One of my constant annoyances with technological progress is when we don’t benefit from history. Oftentimes, what comes along later is not better than what came before. This leads to gaps in progress, where you spend time recapitulating the past before you can truly move on to the predicted future.
Today, I morn the abandonment of the end-to-end principle. I don’t mean networking equipment has gotten too smart for its own good (though it has). I mean that we’re neglecting a wealth of intelligence at the endpoints and restricting them to a star topology, client/server communication model.
Multicast is one example of how things could be different. Much of the Internet data today is video streams or OS updates. Multicast allows a single transmission to be received by multiple listeners, building a dynamic tree of routes so that it traverses a minimal set of networks. Now, add in forward error-correction (allows you to tune in to a rotating transmission at any point in time and reconstruct the data) and distributed hash tables (allows you to look up information without a central directory) and you have something very powerful.
Bittorrent is a hack to leverage an oversight in the ISP pricing model. Since upload bandwidth from home broadband was underutilized but paid for, Bittorrent could reduce the load on centralized servers by augmenting them with users’ connections. This was a clever way to improve the existing star topology of HTTP downloads but would have been unnecessary if proper distributed systems using multicast were available.
We have had the technology for 20 years but a number of players have kept it from being widely deployed. Rapid growth in backbone bandwidth meant there wasn’t enough pricing pressure to reduce wastefulness. The domination of Windows and its closed TCP/IP stack meant it was difficult to innovate in a meaningful way. (I had invented a TCP NAT traversal protocol in 1999 that employed TCP simultaneous connect, but Windows had a bug that caused such connections to fail so I had to scrap it.) There have been bugs in core router stacks, and so multicast is mostly disabled there.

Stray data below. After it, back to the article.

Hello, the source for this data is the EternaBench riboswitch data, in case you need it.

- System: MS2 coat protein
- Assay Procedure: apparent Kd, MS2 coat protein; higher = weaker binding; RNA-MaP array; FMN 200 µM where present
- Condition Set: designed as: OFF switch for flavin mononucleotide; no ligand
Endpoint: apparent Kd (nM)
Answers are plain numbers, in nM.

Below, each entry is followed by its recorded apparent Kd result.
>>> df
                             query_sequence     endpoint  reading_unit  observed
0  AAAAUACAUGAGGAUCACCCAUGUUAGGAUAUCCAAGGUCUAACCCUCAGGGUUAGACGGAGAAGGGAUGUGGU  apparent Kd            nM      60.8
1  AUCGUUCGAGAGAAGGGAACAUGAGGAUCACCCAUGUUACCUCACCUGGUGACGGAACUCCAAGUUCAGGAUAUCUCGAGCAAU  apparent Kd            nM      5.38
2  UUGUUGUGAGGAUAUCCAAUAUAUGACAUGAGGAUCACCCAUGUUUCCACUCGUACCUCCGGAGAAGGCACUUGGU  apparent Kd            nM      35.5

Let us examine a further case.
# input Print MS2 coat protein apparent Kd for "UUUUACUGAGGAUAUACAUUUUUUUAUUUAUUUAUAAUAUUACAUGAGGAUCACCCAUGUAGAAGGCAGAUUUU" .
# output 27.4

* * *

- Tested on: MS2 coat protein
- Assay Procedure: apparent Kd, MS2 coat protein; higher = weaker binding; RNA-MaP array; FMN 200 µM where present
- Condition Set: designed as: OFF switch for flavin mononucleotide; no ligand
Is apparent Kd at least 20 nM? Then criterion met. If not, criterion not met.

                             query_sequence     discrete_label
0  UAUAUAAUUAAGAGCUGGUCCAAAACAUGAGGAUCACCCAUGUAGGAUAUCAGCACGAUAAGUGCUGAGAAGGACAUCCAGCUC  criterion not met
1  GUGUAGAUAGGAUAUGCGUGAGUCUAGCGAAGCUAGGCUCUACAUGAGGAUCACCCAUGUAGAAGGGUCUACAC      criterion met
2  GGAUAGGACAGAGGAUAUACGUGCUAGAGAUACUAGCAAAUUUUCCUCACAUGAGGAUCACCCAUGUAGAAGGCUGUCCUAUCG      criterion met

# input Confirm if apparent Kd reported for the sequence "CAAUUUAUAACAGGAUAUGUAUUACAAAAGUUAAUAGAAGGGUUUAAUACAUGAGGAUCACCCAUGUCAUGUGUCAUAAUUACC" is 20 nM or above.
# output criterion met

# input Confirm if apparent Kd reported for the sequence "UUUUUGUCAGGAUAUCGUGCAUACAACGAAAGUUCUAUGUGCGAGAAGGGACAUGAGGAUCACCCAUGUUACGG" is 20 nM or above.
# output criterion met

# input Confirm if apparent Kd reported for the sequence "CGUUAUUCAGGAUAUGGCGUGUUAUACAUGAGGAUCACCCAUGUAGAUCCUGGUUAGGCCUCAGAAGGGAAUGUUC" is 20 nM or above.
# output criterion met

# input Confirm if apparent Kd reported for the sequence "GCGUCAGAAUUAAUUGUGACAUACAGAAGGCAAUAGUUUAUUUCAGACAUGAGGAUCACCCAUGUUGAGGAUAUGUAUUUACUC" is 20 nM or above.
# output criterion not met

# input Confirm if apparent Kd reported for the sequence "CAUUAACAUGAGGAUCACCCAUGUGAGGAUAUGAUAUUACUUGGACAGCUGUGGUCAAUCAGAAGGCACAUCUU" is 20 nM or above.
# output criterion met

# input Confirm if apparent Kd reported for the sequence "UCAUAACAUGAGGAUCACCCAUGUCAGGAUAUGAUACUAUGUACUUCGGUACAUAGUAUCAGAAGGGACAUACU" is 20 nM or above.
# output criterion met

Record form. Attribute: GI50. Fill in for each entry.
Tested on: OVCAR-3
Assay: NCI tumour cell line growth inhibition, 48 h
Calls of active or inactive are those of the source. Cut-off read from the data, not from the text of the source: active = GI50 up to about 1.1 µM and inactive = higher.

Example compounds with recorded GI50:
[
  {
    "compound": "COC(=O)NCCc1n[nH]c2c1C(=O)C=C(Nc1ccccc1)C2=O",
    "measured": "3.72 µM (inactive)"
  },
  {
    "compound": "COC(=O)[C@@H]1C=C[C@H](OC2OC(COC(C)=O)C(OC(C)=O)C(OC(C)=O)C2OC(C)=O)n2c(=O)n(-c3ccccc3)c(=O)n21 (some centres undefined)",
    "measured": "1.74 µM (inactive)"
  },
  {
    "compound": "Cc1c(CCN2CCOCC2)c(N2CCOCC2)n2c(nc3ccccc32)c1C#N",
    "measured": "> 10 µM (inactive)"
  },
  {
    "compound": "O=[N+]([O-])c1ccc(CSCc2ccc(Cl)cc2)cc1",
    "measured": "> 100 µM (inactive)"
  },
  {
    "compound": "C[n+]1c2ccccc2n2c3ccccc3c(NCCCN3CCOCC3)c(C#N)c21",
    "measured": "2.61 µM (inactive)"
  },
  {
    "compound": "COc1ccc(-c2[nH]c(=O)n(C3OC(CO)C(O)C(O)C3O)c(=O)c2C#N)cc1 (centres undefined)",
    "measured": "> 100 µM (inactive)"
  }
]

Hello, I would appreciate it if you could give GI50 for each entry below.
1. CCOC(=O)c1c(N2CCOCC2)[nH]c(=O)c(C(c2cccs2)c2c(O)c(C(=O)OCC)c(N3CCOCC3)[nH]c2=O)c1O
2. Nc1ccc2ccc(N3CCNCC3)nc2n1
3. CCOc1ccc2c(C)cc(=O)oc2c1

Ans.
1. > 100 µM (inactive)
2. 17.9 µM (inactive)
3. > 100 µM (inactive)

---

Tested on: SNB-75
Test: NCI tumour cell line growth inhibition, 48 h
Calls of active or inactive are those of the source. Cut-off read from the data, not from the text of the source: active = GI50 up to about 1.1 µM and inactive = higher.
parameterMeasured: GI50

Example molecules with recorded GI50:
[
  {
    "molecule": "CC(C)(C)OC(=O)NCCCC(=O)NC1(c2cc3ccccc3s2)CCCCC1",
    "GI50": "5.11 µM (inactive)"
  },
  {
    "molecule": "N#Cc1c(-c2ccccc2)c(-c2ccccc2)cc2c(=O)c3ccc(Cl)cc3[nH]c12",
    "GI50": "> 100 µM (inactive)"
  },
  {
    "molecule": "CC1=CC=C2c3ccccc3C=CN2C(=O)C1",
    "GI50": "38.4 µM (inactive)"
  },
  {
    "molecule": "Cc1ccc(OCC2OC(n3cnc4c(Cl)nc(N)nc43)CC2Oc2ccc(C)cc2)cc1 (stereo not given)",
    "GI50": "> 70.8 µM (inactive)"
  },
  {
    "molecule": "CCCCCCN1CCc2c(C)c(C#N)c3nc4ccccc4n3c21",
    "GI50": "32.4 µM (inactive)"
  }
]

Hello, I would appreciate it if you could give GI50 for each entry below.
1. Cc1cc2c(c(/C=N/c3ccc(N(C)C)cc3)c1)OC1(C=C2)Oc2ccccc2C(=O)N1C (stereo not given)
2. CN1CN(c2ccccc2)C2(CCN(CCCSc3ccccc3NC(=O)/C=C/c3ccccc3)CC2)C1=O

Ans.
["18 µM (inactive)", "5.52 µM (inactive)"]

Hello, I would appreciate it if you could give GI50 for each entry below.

Firewalls are another symptom of the problem. If you had a standardized way to control endpoint communications, there would be no need for firewalls. You’d simply set policies for the group of computers you controlled and the OS on each would figure out how to apply them. However, closed platforms and a lack of standardization mean that not only do we still have network firewalls, but numerous variants of host-based firewalls as well.
It seems like decentralized protocols only appear in the presence of external pressure. Financial pressure doesn’t seem to be enough so far, but legal pressure led to Tor, magnet links, etc. Apple has done the most of anyone commercially in building distributed systems into their products (Bonjour service discovery, Airdrop direct file sharing), but these capabilities are not employed by many applications. Instead, we get simulated distributed systems like Dropbox, which are still based on the star topology.
I hope that the prevailing trend changes, and that we see more innovations in smart endpoints, chatting with each other in a diversity of decentralized, standardized, and secure protocols. Make this kind of software stack available on every popular platform, and we could see much more innovation in the next 20 years.